In some ways, nothing has changed in the liquefied natural gas market. Proponents still expect unparalleled global demand and a significant supply gap over the next 10 to 15 years to necessitate a second, larger wave of LNG facilities and a swift ramp-up in production, according to 10/12 Industry Report.
Nonetheless, it would be disingenuous to say the road to the next wave didn’t get a little bumpy in 2018. A destabilized political climate, increased competition and a changing price structure prompted many LNG owners to delay projects or postpone investment decisions.
In the first quarter edition of 10/12 Industry Report, Eric Smith, interim director of the Tulane Energy Institute in New Orleans, says the trade war between the U.S. and China undoubtedly had an impact. China is the biggest consumer of natural gas in the world, and its countervailing duties on LNG, in retaliation for U.S. duties on steel and aluminum, proved detrimental.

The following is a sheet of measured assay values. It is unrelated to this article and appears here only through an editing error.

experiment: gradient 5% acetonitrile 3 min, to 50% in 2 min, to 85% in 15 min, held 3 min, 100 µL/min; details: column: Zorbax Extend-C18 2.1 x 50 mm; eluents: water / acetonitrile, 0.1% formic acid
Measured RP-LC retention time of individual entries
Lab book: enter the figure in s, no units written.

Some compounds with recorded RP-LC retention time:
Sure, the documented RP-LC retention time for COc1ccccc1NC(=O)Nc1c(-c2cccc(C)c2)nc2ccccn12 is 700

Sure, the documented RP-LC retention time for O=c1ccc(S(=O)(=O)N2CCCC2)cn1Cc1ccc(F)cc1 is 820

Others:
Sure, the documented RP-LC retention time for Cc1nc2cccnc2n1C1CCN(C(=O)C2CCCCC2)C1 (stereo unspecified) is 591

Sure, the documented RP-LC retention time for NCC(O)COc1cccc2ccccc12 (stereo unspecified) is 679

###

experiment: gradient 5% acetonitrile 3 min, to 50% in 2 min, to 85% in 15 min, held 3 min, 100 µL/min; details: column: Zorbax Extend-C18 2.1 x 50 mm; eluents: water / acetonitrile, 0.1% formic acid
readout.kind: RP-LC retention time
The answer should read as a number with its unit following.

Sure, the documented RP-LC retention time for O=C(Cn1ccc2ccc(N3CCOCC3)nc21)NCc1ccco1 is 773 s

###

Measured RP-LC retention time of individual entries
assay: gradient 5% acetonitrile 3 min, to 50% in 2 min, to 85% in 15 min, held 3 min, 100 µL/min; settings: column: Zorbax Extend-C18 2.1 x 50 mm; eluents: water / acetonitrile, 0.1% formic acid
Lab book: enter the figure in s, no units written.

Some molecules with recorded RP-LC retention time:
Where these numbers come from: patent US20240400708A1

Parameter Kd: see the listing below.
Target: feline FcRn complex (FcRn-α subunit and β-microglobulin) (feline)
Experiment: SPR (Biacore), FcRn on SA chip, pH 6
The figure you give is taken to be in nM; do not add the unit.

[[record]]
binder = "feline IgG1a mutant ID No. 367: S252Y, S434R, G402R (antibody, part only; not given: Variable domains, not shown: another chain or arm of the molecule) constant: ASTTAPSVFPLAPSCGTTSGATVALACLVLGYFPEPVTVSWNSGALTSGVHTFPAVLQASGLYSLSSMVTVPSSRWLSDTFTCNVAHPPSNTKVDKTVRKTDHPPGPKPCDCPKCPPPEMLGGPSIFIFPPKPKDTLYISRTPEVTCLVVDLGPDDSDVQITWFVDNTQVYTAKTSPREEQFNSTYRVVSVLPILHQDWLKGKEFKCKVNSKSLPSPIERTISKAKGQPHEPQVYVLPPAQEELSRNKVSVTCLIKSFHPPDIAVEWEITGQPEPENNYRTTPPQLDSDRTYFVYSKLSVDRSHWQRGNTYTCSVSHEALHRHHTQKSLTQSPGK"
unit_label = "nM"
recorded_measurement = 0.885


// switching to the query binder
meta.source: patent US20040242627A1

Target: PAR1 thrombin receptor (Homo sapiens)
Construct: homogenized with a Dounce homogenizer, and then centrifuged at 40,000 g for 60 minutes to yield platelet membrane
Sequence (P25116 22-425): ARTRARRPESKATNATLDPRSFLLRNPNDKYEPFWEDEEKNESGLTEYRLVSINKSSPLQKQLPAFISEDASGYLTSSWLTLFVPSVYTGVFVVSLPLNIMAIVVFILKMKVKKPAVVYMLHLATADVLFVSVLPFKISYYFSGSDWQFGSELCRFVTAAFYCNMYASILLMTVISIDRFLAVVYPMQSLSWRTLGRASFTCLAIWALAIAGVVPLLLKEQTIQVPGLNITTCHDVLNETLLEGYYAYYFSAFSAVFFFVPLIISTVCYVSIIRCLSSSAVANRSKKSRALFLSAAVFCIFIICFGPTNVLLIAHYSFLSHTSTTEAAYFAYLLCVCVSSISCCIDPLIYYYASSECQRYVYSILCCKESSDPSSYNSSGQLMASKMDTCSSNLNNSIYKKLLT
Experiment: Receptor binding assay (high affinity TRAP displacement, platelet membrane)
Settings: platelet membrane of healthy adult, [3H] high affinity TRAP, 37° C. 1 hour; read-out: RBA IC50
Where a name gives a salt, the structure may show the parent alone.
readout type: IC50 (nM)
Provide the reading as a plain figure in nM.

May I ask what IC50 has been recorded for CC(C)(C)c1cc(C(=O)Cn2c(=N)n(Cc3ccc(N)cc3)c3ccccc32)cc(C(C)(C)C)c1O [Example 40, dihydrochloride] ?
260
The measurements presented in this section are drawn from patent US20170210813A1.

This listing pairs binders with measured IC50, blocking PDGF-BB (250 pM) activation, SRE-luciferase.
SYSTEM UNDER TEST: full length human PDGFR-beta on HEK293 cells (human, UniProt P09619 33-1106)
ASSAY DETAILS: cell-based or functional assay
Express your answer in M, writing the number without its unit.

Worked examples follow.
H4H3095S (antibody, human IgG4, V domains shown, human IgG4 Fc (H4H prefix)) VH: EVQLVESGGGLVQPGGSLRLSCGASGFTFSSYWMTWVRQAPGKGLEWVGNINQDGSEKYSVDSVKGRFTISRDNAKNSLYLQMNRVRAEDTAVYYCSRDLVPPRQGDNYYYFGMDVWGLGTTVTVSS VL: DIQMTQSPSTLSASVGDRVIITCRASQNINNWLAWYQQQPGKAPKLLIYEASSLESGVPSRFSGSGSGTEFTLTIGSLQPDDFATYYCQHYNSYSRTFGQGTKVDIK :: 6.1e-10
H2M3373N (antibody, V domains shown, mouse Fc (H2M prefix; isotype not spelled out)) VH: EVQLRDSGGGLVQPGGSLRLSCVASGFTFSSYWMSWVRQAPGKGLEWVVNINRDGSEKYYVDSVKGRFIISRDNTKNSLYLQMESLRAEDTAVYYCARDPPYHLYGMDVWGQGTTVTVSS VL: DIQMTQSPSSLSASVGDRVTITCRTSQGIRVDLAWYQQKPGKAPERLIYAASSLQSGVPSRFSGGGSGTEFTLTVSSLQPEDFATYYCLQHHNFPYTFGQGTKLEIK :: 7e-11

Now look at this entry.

That hurt the industry in two ways: in the cost of construction and the marketability of the product.
However, short-term variables aside, Industrial Info Resources says long-term demand for LNG remains, and predicts it will reach 141 million tons a year by 2030. Natural gas production is ramping up ahead of the demand and is projected to increase 25% through 2020. Read the full in-depth story in LNG.